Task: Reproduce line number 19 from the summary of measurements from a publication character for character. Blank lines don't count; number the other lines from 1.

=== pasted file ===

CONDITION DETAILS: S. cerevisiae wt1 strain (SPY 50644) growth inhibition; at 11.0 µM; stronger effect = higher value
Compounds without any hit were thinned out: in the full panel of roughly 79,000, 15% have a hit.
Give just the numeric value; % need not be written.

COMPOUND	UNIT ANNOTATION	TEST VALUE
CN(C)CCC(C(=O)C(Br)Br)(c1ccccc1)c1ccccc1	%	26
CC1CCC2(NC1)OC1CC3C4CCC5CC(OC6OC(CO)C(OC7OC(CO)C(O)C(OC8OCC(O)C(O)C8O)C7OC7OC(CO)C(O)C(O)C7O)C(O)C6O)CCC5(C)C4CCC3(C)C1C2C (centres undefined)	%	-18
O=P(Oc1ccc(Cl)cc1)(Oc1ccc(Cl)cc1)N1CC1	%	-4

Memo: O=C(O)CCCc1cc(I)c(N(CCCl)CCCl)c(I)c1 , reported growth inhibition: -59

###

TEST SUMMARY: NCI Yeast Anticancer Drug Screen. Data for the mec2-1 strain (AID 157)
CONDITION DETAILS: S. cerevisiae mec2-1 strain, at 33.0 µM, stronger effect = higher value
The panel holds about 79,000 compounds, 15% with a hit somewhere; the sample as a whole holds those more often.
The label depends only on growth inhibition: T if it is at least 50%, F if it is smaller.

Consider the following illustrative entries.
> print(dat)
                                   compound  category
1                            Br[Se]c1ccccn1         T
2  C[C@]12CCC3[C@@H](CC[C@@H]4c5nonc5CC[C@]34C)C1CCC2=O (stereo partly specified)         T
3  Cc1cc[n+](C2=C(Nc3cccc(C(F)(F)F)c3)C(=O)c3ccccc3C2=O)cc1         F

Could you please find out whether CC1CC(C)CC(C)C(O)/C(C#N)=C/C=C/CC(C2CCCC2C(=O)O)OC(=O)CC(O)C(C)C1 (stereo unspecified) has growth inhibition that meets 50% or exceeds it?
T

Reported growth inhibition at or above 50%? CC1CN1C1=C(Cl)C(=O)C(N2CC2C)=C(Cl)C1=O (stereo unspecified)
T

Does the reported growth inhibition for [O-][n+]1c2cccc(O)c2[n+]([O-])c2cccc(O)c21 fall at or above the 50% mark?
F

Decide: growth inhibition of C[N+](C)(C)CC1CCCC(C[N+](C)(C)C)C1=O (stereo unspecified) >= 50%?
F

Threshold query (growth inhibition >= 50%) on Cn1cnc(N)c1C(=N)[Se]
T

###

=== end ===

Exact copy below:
3  Cc1cc[n+](C2=C(Nc3cccc(C(F)(F)F)c3)C(=O)c3ccccc3C2=O)cc1         F